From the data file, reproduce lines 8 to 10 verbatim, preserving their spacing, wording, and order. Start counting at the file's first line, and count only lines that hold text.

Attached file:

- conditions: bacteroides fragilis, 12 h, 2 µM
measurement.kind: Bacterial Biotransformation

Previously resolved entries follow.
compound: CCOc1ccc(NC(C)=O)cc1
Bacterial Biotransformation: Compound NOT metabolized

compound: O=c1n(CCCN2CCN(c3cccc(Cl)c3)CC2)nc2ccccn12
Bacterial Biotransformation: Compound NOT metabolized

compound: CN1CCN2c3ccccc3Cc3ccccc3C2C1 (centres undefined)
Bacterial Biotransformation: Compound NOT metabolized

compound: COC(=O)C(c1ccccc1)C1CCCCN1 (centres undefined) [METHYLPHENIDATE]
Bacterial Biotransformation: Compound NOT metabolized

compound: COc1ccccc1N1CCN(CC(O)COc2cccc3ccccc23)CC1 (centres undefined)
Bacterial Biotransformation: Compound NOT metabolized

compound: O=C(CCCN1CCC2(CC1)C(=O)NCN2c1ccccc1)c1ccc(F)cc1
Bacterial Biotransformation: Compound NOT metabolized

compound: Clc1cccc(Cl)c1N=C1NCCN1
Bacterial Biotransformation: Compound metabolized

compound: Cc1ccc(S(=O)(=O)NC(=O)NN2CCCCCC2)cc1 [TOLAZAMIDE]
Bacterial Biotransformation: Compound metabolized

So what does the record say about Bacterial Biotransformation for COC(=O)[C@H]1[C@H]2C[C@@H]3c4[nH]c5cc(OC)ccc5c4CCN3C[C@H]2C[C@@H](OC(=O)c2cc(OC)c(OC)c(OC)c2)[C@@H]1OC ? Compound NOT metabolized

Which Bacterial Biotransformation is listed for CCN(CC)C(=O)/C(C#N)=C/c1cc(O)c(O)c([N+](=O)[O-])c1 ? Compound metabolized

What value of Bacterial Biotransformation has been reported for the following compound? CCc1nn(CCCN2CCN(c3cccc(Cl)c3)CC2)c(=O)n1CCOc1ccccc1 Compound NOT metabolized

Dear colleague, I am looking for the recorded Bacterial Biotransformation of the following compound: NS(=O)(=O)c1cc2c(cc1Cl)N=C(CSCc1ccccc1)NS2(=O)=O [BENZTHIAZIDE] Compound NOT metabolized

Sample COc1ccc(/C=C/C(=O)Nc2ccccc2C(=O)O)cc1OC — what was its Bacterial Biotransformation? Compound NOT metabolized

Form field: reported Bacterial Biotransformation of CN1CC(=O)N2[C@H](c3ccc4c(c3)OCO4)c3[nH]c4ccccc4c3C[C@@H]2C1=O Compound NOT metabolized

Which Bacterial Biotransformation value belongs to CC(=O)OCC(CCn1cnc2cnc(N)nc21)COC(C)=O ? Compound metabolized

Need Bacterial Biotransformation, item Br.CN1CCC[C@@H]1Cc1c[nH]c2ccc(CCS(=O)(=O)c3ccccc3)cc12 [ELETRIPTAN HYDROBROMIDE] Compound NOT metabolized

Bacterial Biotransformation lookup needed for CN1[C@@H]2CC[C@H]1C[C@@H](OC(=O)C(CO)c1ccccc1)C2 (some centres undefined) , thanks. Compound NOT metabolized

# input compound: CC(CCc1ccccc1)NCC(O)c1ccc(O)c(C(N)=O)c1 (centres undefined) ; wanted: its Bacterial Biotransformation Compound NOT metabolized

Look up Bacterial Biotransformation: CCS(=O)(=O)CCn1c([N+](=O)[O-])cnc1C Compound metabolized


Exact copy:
compound: CN1CCN2c3ccccc3Cc3ccccc3C2C1 (centres undefined)
Bacterial Biotransformation: Compound NOT metabolized

compound: COC(=O)C(c1ccccc1)C1CCCCN1 (centres undefined) [METHYLPHENIDATE]